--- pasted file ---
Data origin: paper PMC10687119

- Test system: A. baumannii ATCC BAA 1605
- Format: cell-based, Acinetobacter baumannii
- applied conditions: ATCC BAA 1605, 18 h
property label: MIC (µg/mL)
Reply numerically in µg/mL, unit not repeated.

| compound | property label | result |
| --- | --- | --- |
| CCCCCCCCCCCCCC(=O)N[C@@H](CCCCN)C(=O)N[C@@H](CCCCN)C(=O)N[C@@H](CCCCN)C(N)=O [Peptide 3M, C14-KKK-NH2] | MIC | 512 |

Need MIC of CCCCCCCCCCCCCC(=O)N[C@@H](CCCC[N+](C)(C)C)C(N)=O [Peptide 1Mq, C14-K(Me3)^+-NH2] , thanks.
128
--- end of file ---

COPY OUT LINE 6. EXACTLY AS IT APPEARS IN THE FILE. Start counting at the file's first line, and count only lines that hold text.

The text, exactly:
Reply numerically in µg/mL, unit not repeated.